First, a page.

A seven-year old’s moving poetic tribute to his late aunt and a teenager’s short story tackling the difficult subject of mental health were among the winning works in the seventh annual Wicked Young Writer Awards.
The winners were revealed at a special ceremony at the Apollo Victoria Theatre, the West End home of Wicked, attended by the 115 finalists and their families.
Chosen by the judging panel which was once again headed by How to Train Your Dragon author-illustrator Cressida Cowell, the winners were unveiled during an event which included performances by Wicked cast members and readings of the winning entries.
Championed by Patron, Her Royal Highness, The Duchess of Cornwall, this year’s new judges included former Labour MP, Ed Balls; ITV News Arts Editor, Nina Nannar; and the acclaimed performance poet and writer Laura Dockrill.
They joined head judge Cowell and long-standing judges Jonathan Douglas, director of the National Literacy Trust and Michael McCabe, executive producer of Wicked. Anna Bassi, editor of The Week Junior was also a guest judge for the For Good Award for Non-Fiction.
Commenting on the quality of this year’s award winners, Cowell said: “This year, my fellow judges and I read poems and stories addressing really big issues – mental illness, hope in adversity, kindness to strangers and the value of education. There was an incredible range of styles and an array of brilliantly original voices, but they all had this in common – they made us as judges feel something.”
Jonathan Douglas, director of the National Literacy Trust added: “Every year I am moved by the incredible writing of the children and young people who enter the Wicked Young Writer Awards – and this year was no exception. Children tackled incredibly difficult subject matters with originality, creativity and an undeniable sense of hope buoyed by the good that can come out of bad situations.
“Well done to everyone who took part in this year’s awards and congratulations to the worthy winners! We hope that the awards will continue to inspire children and young people to give their thoughts, ideas and passions a voice.”
The full list of winners:
5-7 Category: Winner: Adam Rafael Holmes, seven, from Islington, London for Auntie Helen has gone to heaven (‘This is an honest and heartfelt poem about life and death. Thoughtful, playful and positive about death and a celebration of life’).
Runner-up: Rosa Little, six, from Botley, Oxford for The Four Seasons (A poem about the seasons full of imaginative description and inventive use of language. It also features a unique and heartfelt welcome to refugees’).
8-10 Category: Joint winner: Iona Mandal, 10, from Birmingham for Indigo’s Adventures With Love (A sophisticated and lyrical meditation on the nature of love, both tangible and abstract.)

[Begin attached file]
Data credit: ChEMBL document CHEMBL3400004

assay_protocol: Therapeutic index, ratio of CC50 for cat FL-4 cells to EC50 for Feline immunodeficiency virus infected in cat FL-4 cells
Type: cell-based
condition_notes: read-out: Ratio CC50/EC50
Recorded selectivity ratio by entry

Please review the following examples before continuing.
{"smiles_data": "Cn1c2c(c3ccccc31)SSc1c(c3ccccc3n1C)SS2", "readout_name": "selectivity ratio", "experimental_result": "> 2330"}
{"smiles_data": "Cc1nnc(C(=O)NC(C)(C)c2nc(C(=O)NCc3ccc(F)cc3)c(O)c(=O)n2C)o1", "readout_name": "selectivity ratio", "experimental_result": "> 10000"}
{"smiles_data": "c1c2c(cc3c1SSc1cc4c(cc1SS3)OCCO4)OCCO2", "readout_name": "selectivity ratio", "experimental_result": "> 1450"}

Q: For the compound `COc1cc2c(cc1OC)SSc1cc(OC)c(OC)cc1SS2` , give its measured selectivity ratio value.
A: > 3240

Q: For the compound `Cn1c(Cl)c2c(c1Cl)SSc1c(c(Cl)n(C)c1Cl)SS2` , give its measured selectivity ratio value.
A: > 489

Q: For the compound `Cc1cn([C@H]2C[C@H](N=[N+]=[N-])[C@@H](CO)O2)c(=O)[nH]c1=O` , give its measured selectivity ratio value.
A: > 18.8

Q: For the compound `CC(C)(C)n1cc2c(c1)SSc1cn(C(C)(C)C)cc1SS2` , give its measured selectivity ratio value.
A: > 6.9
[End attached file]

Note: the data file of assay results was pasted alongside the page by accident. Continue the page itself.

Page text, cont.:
Joint winner: Miranda Tansley, 10, from Tunbridge Wells for The Suffragettes of Tunbridge Wells (This story breathes life into a true episode from the frontline of the Suffragette movement’).
11-14 Category: Winner: Isla Siggs, 13, from Eastbourne, for A Spot of Bother (A grisly tale! A meticulously detailed history of a truly disgusting spot that simply will not be defeated’).
15-17 Category: Winner: Julia McGrattan, 17, from Hemel Hempstead for Perfectly Unstable (‘A brave, brilliantly executed, short story tackling the difficult subject of mental health. A calculated deception or the beginning of decent into madness. A satisfying twist forces the readers to draw their own conclusions’).
Runner-up: Ilana Pearce, 15, from Leeds for Why Don’t You Just Stop? (‘This poem is an insightful account of living with OCD, expressed in language and rhythm that reflects the real struggle that sufferers face every day’).
18-25 Category: Winner: Claire Joicey, 22, from Cornhill-on-Tweed for The Attic (‘A haunting and atmospheric story told in richly descriptive prose, painting a portrait of sorrow and buried grief’).
‘FOR GOOD’ Category: Winner: Scarlett Rushton, 25, from Chalfont St Peters for Bus 305 (‘A surprising true story of community and the beauty and importance of connection in the digital age).
Launched in 2010, the prestigious awards were created by the producers of the multi award winning musical Wicked in collaboration with the National Literacy Trust recognise excellence in writing, encourage creativity and develop writing talent in young people.
The finalists will all see their work published in the Wicked Young Writer Awards Anthology, which will be published in association with Young Writers (www.youngwriters.co.uk).
Winners in all categories receive a VIP family experience at the West End production of Wicked, including tickets, an exclusive backstage tour and a meet-and-greet with members of the cast.
* Tickets for Wicked are available HERE.
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